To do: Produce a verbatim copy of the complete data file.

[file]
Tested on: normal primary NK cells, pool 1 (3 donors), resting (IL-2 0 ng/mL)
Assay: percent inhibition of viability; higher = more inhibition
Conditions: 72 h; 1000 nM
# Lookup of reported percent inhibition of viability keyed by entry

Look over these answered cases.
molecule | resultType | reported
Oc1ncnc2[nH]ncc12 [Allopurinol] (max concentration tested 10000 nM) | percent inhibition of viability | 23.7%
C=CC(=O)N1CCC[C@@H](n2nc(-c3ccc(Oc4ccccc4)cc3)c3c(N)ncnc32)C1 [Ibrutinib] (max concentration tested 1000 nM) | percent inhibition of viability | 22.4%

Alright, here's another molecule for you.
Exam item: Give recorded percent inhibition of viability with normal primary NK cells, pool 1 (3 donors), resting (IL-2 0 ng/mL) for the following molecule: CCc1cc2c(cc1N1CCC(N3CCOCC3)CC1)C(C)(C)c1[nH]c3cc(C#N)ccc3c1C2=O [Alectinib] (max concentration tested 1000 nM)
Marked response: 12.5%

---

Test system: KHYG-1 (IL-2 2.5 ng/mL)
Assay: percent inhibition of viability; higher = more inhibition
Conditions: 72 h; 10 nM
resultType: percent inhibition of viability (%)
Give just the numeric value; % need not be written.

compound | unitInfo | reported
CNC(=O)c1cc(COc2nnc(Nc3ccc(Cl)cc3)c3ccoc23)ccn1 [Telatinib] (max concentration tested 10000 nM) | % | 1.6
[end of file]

Tested on: normal primary NK cells, pool 1 (3 donors), resting (IL-2 0 ng/mL)
Assay: percent inhibition of viability; higher = more inhibition
Conditions: 72 h; 1000 nM
# Lookup of reported percent inhibition of viability keyed by entry

Look over these answered cases.
molecule | resultType | reported
Oc1ncnc2[nH]ncc12 [Allopurinol] (max concentration tested 10000 nM) | percent inhibition of viability | 23.7%
C=CC(=O)N1CCC[C@@H](n2nc(-c3ccc(Oc4ccccc4)cc3)c3c(N)ncnc32)C1 [Ibrutinib] (max concentration tested 1000 nM) | percent inhibition of viability | 22.4%

Alright, here's another molecule for you.
Exam item: Give recorded percent inhibition of viability with normal primary NK cells, pool 1 (3 donors), resting (IL-2 0 ng/mL) for the following molecule: CCc1cc2c(cc1N1CCC(N3CCOCC3)CC1)C(C)(C)c1[nH]c3cc(C#N)ccc3c1C2=O [Alectinib] (max concentration tested 1000 nM)
Marked response: 12.5%

---

Test system: KHYG-1 (IL-2 2.5 ng/mL)
Assay: percent inhibition of viability; higher = more inhibition
Conditions: 72 h; 10 nM
resultType: percent inhibition of viability (%)
Give just the numeric value; % need not be written.

compound | unitInfo | reported
CNC(=O)c1cc(COc2nnc(Nc3ccc(Cl)cc3)c3ccoc23)ccn1 [Telatinib] (max concentration tested 10000 nM) | % | 1.6